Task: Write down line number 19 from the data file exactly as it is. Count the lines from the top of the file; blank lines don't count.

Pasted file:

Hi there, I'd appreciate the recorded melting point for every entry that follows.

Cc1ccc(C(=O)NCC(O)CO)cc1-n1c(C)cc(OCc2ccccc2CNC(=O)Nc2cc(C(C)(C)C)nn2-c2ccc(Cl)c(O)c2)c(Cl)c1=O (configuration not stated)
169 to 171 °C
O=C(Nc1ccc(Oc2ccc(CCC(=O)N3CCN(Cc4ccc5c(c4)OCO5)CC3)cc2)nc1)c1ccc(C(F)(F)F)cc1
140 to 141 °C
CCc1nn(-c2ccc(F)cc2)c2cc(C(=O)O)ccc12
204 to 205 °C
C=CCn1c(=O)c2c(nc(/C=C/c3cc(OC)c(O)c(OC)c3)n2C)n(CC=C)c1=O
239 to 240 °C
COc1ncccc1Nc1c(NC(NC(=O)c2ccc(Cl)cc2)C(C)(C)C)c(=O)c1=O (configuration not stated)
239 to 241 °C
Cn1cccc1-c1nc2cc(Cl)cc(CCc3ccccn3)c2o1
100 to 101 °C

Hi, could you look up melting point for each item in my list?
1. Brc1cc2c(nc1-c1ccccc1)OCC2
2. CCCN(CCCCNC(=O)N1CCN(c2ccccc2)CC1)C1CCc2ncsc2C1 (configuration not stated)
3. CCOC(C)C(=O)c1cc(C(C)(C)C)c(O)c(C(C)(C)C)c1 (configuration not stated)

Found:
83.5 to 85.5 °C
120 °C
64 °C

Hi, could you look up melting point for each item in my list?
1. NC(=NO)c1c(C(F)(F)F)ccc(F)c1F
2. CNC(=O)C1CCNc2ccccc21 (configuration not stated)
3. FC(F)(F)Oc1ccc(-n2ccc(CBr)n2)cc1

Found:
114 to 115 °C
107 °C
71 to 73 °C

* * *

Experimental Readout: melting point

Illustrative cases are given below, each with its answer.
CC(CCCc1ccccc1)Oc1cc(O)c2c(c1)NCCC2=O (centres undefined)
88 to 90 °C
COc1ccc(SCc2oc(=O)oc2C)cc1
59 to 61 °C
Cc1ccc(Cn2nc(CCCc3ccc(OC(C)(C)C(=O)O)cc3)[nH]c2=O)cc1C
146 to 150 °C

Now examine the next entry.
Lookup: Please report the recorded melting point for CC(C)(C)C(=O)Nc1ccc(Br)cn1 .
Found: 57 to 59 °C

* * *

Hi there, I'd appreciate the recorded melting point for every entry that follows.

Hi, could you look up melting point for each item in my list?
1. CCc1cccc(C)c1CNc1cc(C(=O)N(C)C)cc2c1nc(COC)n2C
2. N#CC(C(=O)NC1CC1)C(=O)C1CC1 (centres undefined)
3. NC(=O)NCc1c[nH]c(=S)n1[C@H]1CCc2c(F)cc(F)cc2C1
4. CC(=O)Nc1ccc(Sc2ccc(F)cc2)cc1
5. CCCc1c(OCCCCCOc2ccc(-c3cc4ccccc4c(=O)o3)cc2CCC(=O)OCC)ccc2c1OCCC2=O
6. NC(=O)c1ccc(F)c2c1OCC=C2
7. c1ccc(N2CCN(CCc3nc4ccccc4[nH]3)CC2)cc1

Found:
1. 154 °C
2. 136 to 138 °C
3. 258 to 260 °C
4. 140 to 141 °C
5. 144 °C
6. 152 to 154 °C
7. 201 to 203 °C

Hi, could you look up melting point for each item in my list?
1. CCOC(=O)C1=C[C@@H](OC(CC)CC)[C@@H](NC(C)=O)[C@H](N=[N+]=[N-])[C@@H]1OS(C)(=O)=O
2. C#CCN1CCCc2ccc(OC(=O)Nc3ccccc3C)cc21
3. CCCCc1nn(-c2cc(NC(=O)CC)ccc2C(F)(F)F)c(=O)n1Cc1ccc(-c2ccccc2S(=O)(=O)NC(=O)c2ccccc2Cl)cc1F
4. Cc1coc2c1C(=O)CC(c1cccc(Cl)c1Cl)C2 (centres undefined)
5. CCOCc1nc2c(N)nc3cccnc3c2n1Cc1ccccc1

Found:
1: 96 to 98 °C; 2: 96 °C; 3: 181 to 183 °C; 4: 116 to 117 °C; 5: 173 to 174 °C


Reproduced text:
83.5 to 85.5 °C